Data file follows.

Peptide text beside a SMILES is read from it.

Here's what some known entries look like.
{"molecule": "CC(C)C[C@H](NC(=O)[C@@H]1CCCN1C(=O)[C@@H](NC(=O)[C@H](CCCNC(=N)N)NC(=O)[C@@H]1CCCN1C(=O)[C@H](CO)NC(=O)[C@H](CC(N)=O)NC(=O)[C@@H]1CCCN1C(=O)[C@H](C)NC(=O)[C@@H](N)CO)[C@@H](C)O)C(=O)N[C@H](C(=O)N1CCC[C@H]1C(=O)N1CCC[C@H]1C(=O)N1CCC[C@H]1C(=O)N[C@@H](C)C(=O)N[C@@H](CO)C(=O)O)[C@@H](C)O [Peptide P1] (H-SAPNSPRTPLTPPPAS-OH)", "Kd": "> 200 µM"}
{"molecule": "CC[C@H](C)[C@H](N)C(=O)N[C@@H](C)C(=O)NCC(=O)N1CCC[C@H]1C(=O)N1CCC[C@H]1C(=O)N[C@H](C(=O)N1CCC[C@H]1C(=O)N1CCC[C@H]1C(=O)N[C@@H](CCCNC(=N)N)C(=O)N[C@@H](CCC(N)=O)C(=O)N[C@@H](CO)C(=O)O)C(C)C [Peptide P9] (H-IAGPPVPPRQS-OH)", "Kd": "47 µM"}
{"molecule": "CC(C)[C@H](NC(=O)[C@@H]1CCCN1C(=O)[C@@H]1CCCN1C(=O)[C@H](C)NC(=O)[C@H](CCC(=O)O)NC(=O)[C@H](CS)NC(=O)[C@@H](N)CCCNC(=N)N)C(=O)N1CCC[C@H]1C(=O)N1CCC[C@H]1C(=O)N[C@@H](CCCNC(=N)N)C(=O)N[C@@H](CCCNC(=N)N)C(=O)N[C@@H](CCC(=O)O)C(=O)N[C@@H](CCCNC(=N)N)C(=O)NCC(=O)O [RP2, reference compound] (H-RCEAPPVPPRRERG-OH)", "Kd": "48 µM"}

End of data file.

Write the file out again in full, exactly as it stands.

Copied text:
Peptide text beside a SMILES is read from it.

Here's what some known entries look like.
{"molecule": "CC(C)C[C@H](NC(=O)[C@@H]1CCCN1C(=O)[C@@H](NC(=O)[C@H](CCCNC(=N)N)NC(=O)[C@@H]1CCCN1C(=O)[C@H](CO)NC(=O)[C@H](CC(N)=O)NC(=O)[C@@H]1CCCN1C(=O)[C@H](C)NC(=O)[C@@H](N)CO)[C@@H](C)O)C(=O)N[C@H](C(=O)N1CCC[C@H]1C(=O)N1CCC[C@H]1C(=O)N1CCC[C@H]1C(=O)N[C@@H](C)C(=O)N[C@@H](CO)C(=O)O)[C@@H](C)O [Peptide P1] (H-SAPNSPRTPLTPPPAS-OH)", "Kd": "> 200 µM"}
{"molecule": "CC[C@H](C)[C@H](N)C(=O)N[C@@H](C)C(=O)NCC(=O)N1CCC[C@H]1C(=O)N1CCC[C@H]1C(=O)N[C@H](C(=O)N1CCC[C@H]1C(=O)N1CCC[C@H]1C(=O)N[C@@H](CCCNC(=N)N)C(=O)N[C@@H](CCC(N)=O)C(=O)N[C@@H](CO)C(=O)O)C(C)C [Peptide P9] (H-IAGPPVPPRQS-OH)", "Kd": "47 µM"}
{"molecule": "CC(C)[C@H](NC(=O)[C@@H]1CCCN1C(=O)[C@@H]1CCCN1C(=O)[C@H](C)NC(=O)[C@H](CCC(=O)O)NC(=O)[C@H](CS)NC(=O)[C@@H](N)CCCNC(=N)N)C(=O)N1CCC[C@H]1C(=O)N1CCC[C@H]1C(=O)N[C@@H](CCCNC(=N)N)C(=O)N[C@@H](CCCNC(=N)N)C(=O)N[C@@H](CCC(=O)O)C(=O)N[C@@H](CCCNC(=N)N)C(=O)NCC(=O)O [RP2, reference compound] (H-RCEAPPVPPRRERG-OH)", "Kd": "48 µM"}